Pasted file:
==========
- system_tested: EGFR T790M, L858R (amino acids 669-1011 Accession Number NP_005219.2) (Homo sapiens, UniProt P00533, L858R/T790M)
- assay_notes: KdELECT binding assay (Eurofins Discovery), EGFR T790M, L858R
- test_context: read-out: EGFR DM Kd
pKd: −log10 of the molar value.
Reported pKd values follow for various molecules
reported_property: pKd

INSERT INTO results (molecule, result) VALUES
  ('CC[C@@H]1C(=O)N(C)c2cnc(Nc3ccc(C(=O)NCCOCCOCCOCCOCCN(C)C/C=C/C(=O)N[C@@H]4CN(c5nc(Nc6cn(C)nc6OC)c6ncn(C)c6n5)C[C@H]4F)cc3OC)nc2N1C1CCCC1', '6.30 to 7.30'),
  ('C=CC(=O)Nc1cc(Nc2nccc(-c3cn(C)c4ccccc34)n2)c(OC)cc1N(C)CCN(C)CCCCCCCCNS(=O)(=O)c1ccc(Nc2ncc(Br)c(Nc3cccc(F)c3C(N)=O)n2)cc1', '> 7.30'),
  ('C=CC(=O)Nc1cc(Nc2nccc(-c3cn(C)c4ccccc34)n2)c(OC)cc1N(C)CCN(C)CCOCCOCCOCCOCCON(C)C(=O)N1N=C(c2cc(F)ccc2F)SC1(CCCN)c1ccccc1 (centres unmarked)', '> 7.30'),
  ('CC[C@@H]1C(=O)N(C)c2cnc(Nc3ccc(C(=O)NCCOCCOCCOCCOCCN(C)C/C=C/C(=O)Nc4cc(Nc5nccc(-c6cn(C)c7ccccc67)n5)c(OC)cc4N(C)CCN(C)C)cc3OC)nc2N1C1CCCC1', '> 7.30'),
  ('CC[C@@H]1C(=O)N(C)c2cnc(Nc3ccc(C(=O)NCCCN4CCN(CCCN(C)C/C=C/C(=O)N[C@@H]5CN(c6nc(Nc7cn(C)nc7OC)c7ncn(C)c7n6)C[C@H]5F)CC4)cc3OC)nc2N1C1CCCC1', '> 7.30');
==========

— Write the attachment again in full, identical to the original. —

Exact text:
- system_tested: EGFR T790M, L858R (amino acids 669-1011 Accession Number NP_005219.2) (Homo sapiens, UniProt P00533, L858R/T790M)
- assay_notes: KdELECT binding assay (Eurofins Discovery), EGFR T790M, L858R
- test_context: read-out: EGFR DM Kd
pKd: −log10 of the molar value.
Reported pKd values follow for various molecules
reported_property: pKd

INSERT INTO results (molecule, result) VALUES
  ('CC[C@@H]1C(=O)N(C)c2cnc(Nc3ccc(C(=O)NCCOCCOCCOCCOCCN(C)C/C=C/C(=O)N[C@@H]4CN(c5nc(Nc6cn(C)nc6OC)c6ncn(C)c6n5)C[C@H]4F)cc3OC)nc2N1C1CCCC1', '6.30 to 7.30'),
  ('C=CC(=O)Nc1cc(Nc2nccc(-c3cn(C)c4ccccc34)n2)c(OC)cc1N(C)CCN(C)CCCCCCCCNS(=O)(=O)c1ccc(Nc2ncc(Br)c(Nc3cccc(F)c3C(N)=O)n2)cc1', '> 7.30'),
  ('C=CC(=O)Nc1cc(Nc2nccc(-c3cn(C)c4ccccc34)n2)c(OC)cc1N(C)CCN(C)CCOCCOCCOCCOCCON(C)C(=O)N1N=C(c2cc(F)ccc2F)SC1(CCCN)c1ccccc1 (centres unmarked)', '> 7.30'),
  ('CC[C@@H]1C(=O)N(C)c2cnc(Nc3ccc(C(=O)NCCOCCOCCOCCOCCN(C)C/C=C/C(=O)Nc4cc(Nc5nccc(-c6cn(C)c7ccccc67)n5)c(OC)cc4N(C)CCN(C)C)cc3OC)nc2N1C1CCCC1', '> 7.30'),
  ('CC[C@@H]1C(=O)N(C)c2cnc(Nc3ccc(C(=O)NCCCN4CCN(CCCN(C)C/C=C/C(=O)N[C@@H]5CN(c6nc(Nc7cn(C)nc7OC)c7ncn(C)c7n6)C[C@H]5F)CC4)cc3OC)nc2N1C1CCCC1', '> 7.30');